Test: The test was about the level I expected judging by the practice questions I was given in all my study materials. Each section is timed individually. English/Language Arts gives you the most time and honestly, the most reasonable. Utilize this time to go over your questions and to review any that you feel you could rethink. The tricky part with this was that every answer was applicable to the situation given, yet you must think of what is best for the child in the grade level described. Study phonemes, syllables, assessments, writing and reading levels, and the alphabetic principle. For mathematics, drill! The questions are not hard but you must think fast. I was going as fast as my head could go and still took it down to the wire. Brush up on long division, multiplication, and algorithms. Science was probably the easiest. Know your prokaryotes and eukaryotes, organs, life cycles, and laboratory safety pertaining to each grade. For Social Studies, study the Texas constitution. This caught me off guard. Know your native tribes and cultural differences. Fine Arts and Physical Education: Music was definitely a toughie, if you have time in your study schedule use it to study the scales and notes in a clef. PE is most of this section and is really common sense. Study locomotor and non locomotor movements and you will be fine. All I can say is go in calm. This test was tough, but mostly because of how long it is. Use your time wisely, including reviewing questions at the end of each section. Best advice is to utilize your breaks. I took every one I could get. One after each section. This test is not impossible!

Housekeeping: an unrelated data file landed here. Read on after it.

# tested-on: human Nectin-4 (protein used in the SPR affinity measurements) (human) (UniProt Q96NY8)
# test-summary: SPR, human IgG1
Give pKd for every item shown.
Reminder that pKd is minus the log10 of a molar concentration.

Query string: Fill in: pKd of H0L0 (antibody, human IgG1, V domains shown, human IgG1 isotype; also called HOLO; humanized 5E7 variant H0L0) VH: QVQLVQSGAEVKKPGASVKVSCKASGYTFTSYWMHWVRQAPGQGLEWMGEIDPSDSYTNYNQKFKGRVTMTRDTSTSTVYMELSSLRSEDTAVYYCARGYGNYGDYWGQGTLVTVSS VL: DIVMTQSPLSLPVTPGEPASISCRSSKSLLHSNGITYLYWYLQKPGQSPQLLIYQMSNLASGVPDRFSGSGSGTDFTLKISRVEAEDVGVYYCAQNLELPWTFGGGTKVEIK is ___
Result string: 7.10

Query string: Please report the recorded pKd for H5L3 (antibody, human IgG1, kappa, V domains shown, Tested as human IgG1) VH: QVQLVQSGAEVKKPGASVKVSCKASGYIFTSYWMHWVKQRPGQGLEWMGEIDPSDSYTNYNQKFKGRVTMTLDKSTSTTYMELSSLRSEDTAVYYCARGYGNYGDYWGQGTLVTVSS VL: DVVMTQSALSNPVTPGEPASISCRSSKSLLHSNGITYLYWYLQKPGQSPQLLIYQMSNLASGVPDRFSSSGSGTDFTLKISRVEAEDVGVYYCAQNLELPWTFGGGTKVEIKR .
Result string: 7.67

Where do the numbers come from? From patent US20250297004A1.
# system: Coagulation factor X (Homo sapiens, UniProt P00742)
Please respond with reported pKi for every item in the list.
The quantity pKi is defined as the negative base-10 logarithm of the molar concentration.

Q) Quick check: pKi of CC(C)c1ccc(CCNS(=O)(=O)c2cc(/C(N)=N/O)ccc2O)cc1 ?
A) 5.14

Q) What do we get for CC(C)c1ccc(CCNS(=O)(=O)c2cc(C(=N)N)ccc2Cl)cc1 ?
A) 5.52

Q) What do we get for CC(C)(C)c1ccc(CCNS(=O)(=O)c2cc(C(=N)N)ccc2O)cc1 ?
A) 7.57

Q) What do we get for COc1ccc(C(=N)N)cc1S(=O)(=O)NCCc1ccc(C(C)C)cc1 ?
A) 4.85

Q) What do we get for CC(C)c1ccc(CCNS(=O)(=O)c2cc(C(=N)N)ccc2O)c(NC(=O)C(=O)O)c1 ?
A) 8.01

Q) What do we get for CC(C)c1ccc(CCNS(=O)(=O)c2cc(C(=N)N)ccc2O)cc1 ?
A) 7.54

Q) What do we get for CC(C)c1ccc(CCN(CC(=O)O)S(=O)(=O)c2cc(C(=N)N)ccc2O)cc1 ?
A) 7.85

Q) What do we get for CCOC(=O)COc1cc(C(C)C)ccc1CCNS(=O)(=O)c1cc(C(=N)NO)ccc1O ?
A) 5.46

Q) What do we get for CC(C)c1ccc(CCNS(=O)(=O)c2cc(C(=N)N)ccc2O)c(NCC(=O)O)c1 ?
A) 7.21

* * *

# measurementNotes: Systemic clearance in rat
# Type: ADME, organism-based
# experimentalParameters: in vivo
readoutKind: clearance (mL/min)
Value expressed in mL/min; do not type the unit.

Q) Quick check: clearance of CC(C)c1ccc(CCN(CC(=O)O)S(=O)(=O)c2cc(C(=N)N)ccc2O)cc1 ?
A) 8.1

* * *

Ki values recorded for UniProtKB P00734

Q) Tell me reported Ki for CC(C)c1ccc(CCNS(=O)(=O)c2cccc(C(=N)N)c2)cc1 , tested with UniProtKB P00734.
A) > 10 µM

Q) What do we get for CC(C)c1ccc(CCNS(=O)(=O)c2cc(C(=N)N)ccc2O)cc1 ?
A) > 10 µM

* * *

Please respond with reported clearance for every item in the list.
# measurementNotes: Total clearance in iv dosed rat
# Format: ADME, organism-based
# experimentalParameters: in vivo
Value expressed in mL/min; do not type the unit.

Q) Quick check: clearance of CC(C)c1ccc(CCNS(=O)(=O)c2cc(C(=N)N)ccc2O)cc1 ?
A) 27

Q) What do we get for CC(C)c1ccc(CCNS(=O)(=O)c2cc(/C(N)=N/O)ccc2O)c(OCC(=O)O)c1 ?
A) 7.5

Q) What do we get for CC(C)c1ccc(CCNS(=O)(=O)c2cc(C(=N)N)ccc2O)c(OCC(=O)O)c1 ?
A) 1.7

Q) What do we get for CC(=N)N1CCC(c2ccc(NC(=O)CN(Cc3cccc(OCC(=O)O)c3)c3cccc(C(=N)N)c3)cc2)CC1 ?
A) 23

Strategy #8

Study: I used the REA study guide and practice tests, along with T-Cert. I found that together they covered much of what I encountered on the test.

Test: The test took me about 2.5 hours and then another hour to go back over it. I went back and forth thinking it was easy then not as sure. I really didn't know if I passed afterward, but ended up with a 279.

Strategy #9